Miracle of the quesadillas

| 28 Sep 2011 | 02:57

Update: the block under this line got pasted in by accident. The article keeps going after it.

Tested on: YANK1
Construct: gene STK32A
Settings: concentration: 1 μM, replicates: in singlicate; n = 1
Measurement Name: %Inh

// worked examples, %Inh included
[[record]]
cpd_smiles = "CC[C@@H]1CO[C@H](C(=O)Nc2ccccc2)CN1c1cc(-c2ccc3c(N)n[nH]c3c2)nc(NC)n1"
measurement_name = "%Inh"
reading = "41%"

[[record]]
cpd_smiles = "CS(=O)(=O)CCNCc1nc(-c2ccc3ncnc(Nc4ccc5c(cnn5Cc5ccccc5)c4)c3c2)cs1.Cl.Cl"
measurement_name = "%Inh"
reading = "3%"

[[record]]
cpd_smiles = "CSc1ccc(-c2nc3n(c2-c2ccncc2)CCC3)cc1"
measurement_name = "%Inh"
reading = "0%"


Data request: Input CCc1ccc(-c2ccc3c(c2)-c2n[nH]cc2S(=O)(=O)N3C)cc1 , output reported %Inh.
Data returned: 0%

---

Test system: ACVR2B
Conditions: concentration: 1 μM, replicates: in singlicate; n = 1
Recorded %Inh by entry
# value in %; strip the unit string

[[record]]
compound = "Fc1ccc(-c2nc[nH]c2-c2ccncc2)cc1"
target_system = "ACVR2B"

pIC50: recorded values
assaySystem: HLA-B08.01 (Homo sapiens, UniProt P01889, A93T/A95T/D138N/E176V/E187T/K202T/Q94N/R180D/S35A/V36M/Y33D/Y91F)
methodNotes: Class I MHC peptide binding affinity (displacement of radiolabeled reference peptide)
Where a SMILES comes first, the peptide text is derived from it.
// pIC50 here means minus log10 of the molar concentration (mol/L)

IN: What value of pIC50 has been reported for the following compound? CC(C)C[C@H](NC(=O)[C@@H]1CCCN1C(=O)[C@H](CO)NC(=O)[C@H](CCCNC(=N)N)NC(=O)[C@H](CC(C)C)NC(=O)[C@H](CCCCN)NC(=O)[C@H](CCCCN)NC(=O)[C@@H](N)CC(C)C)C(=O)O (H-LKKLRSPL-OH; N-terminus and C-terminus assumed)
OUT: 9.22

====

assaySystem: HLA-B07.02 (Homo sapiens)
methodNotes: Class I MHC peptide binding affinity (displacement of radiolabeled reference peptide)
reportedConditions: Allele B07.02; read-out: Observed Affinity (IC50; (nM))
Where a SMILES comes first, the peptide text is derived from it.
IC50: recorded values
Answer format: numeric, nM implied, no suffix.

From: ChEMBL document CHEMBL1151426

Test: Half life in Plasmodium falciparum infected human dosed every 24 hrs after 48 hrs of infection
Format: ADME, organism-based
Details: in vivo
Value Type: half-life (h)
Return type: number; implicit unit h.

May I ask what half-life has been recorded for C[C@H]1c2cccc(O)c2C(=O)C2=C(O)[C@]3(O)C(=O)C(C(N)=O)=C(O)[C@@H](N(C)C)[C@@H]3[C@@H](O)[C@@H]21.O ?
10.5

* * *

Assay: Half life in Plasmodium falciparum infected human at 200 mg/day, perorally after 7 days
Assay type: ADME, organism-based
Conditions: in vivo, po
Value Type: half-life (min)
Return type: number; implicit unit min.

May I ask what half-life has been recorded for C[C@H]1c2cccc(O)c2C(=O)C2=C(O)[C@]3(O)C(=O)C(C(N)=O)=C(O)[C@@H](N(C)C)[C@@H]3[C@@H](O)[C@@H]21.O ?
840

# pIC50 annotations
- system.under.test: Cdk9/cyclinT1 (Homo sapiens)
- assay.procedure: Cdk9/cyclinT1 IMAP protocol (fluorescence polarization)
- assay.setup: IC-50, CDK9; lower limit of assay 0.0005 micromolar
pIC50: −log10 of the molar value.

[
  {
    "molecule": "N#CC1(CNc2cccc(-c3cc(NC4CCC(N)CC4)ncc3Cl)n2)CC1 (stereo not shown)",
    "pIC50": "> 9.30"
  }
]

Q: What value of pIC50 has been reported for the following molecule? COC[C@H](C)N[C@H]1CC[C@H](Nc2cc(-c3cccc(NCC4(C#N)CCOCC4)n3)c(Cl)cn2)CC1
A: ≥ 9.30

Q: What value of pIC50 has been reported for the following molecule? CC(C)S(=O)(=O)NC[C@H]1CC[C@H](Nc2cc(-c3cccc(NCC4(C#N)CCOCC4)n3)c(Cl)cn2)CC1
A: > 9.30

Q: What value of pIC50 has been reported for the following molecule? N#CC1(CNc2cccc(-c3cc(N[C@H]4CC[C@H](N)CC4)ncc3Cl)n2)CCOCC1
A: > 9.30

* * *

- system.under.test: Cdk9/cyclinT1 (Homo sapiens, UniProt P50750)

You should probably know that as I write this I’m smiling a huge smile. I know, creepy. But I can’t help it. I’ve got this permanent, or at least semi-permanent, grin plastered on my face, thanks to a couple of tortillas, a little cheese, a dash of salsa and a lot of compassion. Think of it as the Miracle of the Quesadillas?…?hold the jalapeño. The miracle has been more than a week in the making. Anita and I have been traveling in Spain, her ancestral homeland, a trip for which she has been preparing for years. We’ve been taking in the sights with members of her family and immersing ourselves in the local culture. We’ve seen every cathedral between Madrid and the Rock of Gibraltar, which means I’ve spent more time in church during the past seven days than the Mormon Tabernacle Choir. Combined. One of the critical elements of this baptism by cultural immersion is food. We decided before we came here that we were going to do this right. That meant we would try to avoid the McDonald’s and Burger Kings and Pizza Huts that dot the Spanish landscape, and focus instead on local cuisine. And for the most part, we’ve done pretty well. Oh, sure, I had a Big Mac meltdown a couple of days ago, and today we had lunch at a Chinese restaurant (it was the only place we could find open because it was “mediodia,” during which the entire country pretty much shuts down for the traditional mid-day meal and siesta). You haven’t lived until you’ve heard a Chinese server speak Spanish to a bunch of Americans. Marco Polo would be proud. Other than that, we’ve stayed pretty close to a traditional Spanish diet. Chocolate and churros for breakfast. Fried potatoes and chorizo sausage for lunch. Spanish bread (“pan”), fruit and cheese for dinner. And an occasional box of conguitos for a snack. I’ve enjoyed most of it, although the “paella” took some getting used to. Paella is a traditional Spanish dish that consists of rice, saffron, vegetables, meats and fishes, all mixed together and baked in a big pan. The saffron flavor is strong, and I’ve never been a big fan of fish that tastes really?…?you know?…?fishy. But this was good. It would have been better with ketchup, I think, but I didn’t dare ask. The server was wearing a little sword, and the Spanish can be a little crazy when it comes to matters of honor, especially with regards to paella. With all of the interesting foods here, the one thing I’ve found myself missing is Mexican food. I don’t know why, but for some reason I expected Spanish food to bear some resemblance to the tacos, burritos and enchiladas that I love. It doesn’t. Not a whit. I have yet to have melted cheese on anything here, let alone guacamole. There are no refried beans, and a Spanish tortilla is a quiche-like dish made of potatoes and eggs?…?tasty, but not what I was hoping for. I’ve tried not to whine, although I did tear up a little when someone mentioned Taco Bell the other day. And I think Anita noticed, because this evening when she came home from shopping with her mother, she opened her bags and with great flourish pulled out Mexican tortillas, shredded cheese and salsa that she had found at the supermercado. Then she went down to the hotel kitchen and prepared some quesadillas for me and the rest of our party. We devoured them with relish. And salsa. And we’ve all been smiling ever since. All night long I’ve been thinking about how great those quesadillas tasted, and how wonderful they made me feel. When I thanked Anita, she scoffed at what a little thing it was. No big deal. But to me it was a big thing. And it occurred to me that that is often the case. It usually doesn’t take much effort to say “I care.” Just a smile, a kind word, a gentle touch, a simple gesture. It’s no big deal, except to the person who receives it. And to them, it’s huge. Especially in the “smiles” department.